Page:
Andrea Adams

I went to a party last night.   It was a group of LGBT people and their allies gathered together at a bar in Hometown, U.S.A.

I went because the guest of honour was a transwoman, Andrea Adams.   It was her birthday.

And they wanted to celebrate her because she built a bridge.  The Bridge, actually, and as an organization it made a difference to their lives.

As Andrea was getting her own social services credentials and funding sources, she had a stroke.   And she has been sick again since.

I haven’t seen her since before all this happened, many years ago.  I had my own family to care for.

Her partner rolled her into the bar last night, and she sat, looking broken and hurting.  She smiled when she saw me, remembering me, and that was good.

I sat next to her, even as she had her first sip of wine and then spat up, requiring her partner — they have been together since they were both gay men — to get towels to clean it up.  Her right hand wasn’t working, and she was very difficult to listen to.

She felt sad that she couldn’t remember much about me, that there was so much that was missing from her life.  I held her hand and stroked her back as members of the crowd, a group that had come together because of her efforts, came over to tell her how much of a difference she had made.

She found a way to tell what she wanted me to do:   Take care of yourself, she told me, and value every day.

Her words reminded me of my father on his deathbed, telling me that I had spoken well for him and my mother, but now it was time to speak for me.

We have our heroes in the trans communities, the people who got out there and made a difference.   They weren’t big deals in big ways, but people who just reached out past  the boundaries of gender and identity to build bridges and make community.

Andrea is one of those people.  And the people she brought together gathered to celebrate her birthday last night.

She left early last night.

But she left a legacy and lots of good work for the rest of us to do.

Thank you, Andrea.

Gender Play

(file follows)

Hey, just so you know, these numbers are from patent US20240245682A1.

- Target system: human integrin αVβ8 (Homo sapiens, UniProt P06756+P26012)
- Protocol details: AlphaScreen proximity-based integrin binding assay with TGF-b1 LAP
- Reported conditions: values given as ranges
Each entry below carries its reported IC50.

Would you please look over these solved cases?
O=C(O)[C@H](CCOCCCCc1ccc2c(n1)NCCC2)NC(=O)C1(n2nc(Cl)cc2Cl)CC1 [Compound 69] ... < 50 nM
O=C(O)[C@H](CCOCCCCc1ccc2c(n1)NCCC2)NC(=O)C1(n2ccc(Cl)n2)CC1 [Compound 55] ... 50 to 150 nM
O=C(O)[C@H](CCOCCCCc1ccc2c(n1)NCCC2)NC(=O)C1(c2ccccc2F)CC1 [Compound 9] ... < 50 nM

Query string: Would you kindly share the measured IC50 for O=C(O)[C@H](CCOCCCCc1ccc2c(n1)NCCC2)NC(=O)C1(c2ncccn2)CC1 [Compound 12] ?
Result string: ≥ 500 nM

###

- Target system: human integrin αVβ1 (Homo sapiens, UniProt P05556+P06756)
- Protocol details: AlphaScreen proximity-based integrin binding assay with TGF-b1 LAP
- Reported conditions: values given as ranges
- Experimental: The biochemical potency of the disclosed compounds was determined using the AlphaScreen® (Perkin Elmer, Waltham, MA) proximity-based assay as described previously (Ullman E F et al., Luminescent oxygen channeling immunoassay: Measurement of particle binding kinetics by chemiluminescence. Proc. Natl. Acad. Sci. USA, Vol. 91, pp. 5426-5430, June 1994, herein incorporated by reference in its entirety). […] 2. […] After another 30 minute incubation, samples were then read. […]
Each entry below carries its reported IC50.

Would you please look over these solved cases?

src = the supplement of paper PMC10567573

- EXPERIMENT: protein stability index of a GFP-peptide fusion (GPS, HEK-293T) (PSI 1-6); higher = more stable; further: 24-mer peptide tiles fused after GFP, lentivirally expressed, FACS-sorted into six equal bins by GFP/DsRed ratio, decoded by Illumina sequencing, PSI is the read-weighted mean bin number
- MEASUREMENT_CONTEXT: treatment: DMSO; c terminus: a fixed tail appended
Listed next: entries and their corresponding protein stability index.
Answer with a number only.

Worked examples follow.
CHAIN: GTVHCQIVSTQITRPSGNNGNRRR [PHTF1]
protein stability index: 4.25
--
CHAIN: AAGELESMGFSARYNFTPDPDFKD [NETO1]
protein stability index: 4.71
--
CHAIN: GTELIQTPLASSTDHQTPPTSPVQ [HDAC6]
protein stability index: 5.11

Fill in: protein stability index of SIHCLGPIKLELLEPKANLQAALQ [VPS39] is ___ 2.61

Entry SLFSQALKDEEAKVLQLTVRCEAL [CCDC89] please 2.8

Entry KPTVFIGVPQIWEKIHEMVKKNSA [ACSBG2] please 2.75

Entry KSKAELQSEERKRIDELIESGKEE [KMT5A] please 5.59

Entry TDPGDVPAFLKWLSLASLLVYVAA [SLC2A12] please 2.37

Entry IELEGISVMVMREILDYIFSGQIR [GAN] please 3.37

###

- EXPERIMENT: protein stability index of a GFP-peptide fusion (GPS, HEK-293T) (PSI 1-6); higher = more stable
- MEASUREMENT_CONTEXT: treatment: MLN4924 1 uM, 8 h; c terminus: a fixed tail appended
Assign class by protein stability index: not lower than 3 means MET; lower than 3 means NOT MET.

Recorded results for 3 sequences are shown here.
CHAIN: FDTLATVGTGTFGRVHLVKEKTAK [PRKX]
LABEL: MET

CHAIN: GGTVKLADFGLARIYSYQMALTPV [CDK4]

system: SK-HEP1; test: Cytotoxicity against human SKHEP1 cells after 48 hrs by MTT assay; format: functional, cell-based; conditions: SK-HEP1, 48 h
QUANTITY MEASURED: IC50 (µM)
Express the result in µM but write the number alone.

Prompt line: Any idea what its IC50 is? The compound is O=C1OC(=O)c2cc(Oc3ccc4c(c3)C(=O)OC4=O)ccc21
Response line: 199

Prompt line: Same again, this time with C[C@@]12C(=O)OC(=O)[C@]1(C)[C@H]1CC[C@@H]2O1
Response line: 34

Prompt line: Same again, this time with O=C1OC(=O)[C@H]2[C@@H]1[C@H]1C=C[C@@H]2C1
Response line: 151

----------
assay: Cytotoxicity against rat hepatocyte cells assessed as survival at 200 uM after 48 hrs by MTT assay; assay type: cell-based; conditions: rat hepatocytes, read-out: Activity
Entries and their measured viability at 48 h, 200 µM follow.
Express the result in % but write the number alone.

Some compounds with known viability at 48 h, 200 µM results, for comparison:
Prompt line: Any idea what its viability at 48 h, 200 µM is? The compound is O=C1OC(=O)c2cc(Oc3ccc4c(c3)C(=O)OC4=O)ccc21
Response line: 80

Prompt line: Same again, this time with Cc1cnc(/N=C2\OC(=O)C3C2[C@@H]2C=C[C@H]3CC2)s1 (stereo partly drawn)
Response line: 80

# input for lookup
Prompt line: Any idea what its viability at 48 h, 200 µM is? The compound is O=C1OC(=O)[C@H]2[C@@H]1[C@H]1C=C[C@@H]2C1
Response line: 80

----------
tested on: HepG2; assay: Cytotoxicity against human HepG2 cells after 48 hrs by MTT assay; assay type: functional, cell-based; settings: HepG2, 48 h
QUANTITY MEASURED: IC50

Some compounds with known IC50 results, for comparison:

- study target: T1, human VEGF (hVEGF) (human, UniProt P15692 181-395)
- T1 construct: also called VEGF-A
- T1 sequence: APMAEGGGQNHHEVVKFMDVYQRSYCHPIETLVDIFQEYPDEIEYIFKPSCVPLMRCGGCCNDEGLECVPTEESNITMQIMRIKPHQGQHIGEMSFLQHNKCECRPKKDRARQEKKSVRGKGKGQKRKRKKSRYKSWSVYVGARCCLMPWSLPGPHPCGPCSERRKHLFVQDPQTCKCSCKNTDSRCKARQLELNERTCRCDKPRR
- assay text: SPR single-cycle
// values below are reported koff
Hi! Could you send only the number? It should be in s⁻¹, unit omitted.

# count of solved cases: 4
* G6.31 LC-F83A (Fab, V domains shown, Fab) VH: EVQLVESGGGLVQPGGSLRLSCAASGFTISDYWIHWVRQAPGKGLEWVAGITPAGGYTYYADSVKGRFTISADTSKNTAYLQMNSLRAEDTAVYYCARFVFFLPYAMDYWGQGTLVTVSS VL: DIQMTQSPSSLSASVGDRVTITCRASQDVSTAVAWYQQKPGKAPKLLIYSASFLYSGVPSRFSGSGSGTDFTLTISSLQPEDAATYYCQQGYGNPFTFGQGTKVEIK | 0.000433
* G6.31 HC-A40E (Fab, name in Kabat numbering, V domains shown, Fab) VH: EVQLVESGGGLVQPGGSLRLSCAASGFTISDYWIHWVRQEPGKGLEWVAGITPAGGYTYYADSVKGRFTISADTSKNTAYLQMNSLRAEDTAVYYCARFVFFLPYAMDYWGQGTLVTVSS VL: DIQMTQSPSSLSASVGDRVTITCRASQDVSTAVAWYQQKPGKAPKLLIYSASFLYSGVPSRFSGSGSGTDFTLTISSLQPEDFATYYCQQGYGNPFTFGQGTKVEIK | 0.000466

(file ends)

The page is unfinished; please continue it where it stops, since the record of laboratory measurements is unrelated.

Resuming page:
Gender Play.

That’s how I identified when I came out.

I knew I wasn’t a transsexual with an urgent need to change my body.  I had figured out the limits of what we could do with a male body already, so I knew there was no way I could get pregnant or change my big bones.   Remember, I read Harry Benjamin’s The Transsexual Phenomenon when I was 17.  There wasn’t going to be any magic sex change for me.

I knew I wasn’t a transvestite in the Prince school.   I knew I didn’t want a Second Self.   I was working on integrated software at the time, and integrated was what I wanted to be.  Remember, I first heard Virginia Prince on the radio when I was 14.   I knew a split life wasn’t going to work for me.

So I went to my first gender group meeting with a spirit of gender play.   My goal was to become more open to expressing the feminine part of me, to find some way to get more in balance.

I wore what might be called gender fuck or gender queer today.   I didn’t shave my chest, didn’t try to pass as female.   And when people asked my name, I gave them the name my parents gave me.   I was a guy, a guy in a dress.

To me, it was gender play.  It was exploration, fun.   My goal was to  take the next step in my gender journey and see if being a guy who can express feminine was good for me.

In the end, it turns out it wasn’t.  I remember steps along the way, like the first time my then partner saw that the woman part of me was real.  That was the end of that relationship, though it took awhile.

Or when my name came to me, after months of scribbles.  Callan was deliberately gender neutral.   But the first time I used it was in 1993 at Southern Comfort Conference, when I met TBB and she pulled me on stage.  In fact, in the first session I attended, one of the three panellists was there when I first came out as gender player, and I identified me to the audience as guy, guy-in-a-dress.

She told me later that I had helped her understanding of gender some, because I refused to play into the binary.    The binary of man/woman, sure, but also the binary of TV/TS.   I opened her eyes to more possibility.

When I first met Kate Bornstein after doing my big speech at IFGE 1995, she asked me when I was going to have surgery.  When I said that I didn’t think I would have surgery, she started talking about Miss Vera’s Academy for Crossdressers.  I told her that I didn’t think that would fit, either.     The Gender Outlaw, whose book I gulped down in the parking lot of the bookstore right after my order came in, still believed in the TV/TS duality.   Since my speech had called for the end of the Benjamin/Prince models, I didn’t.